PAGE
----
Monthly Archives: March 2008

Sync Google Calendar and phone

I really like Google Calendar. Shared calendars, good interface, it’s becoming my calendar of choice. Except of course the calendar I always have with me is in my phone, a Nokia 6230i.

So I was looking for a way to sync them.

Via Outlook would be pretty easy. Nokia have well-established Outlook syncing software, and you could use Google Calendar Sync between GCal and Outlook.

But I don’t use Outlook since switching to Thunderbird. Ideally a solution would sync with Thunderbird Lightning, but it’s not that important.

I went looking for options:

Open source: GCalSync — for Nokia, Motorola, Sony Ericsson, Blackberry and a few others that run Java. One weakness: does not update entries that have been modified on the phone. Not updated since 2006 though.

Open source: GMobileSync — for Windows Mobile 5.

Open source: PrimoSync — details vague at the moment.

Commercial: CompanionLink (US$29.95, free trial) — for Blackberry, Windows Mobile via Outlook, Palm OS, Apple iPhone

Commerical with some free options: Goosync — the free option is limited to 7 days past, 30 days future, 1 calendar only. I had to refresh my Internet Access Point settings to get it to work. Seems to work okay… the question might be how much the Net access from my phone costs. But it’s handy that it can be initiated any time from the phone, so I’m going with this for now.

Some other options

Apple pushes Safari

Watch out, Windows iTunes users: Apple is pushing, via its security updates feature, Safari 3.1 onto Windows users. You can opt-out of it, but if people just click OK on the default, they’ll get it. Ed Bott rants about it here. (Amusingly the report, at least for me, is accompanied by an Apple advert.)

I’ve got IE7 and FF on my PCs already. I don’t need or want another web browser. It was rude enough that Apple insisted Quicktime be bundled with iTunes… no wonder the size blew out from 19Mb to 33Mb.

But now they’re pushing Safari onto people as well?! No thanks.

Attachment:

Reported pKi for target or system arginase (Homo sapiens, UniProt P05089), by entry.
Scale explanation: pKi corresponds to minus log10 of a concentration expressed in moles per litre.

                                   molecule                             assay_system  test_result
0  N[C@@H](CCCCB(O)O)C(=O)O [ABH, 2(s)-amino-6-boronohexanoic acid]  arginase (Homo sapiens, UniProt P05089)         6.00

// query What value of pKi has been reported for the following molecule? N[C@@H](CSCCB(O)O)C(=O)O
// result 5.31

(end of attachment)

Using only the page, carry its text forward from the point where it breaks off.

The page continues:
Remembering the Beeb

For those of you who owned or used BBC Micros, a couple of articles just popped up on BBC Online:

Creators of the BBC Micro re-unite to look at the micro and its legacy — Acorn were working on the Arm chip as a result of the BBC Micro and BBC Master project. It’s a wonderful British success story; Arm chips are in practically every small mobile device that are in the world today.

David Braben (co-author of Elite) looks back at the BBC MicroIt would be great to see the spirit of the BBC Micro live on today; perhaps the excitement of being part of perhaps the most important entertainment sector of the future can be used to entice students into Computer Science, Physics and Maths?

Update: More memories, from those who designed and built the Beeb.

Freebie database dev tools

I used TOAD for a while for browsing around Oracle databases. Good stuff, though the free version is a bit limited, and Quest Software, who sell it, have the annoying thing of not selling it retail, but negotiating licence prices, making purchasing it a long drawn-out process.

Turns out there’s now an alternative: Oracle’s SQL Developer, which does a pretty good job at doing the same thing, and it’s free. It runs on Windows, Mac and Linux, and it uses Java and the JDBC client and apparently doesn’t need the humungous Oracle client software (though I haven’t actually verified that yet).

(Tony found the SQL Server equivalent some time ago, though it’s moved slightly. MySQL? MySQL GUI Tools.)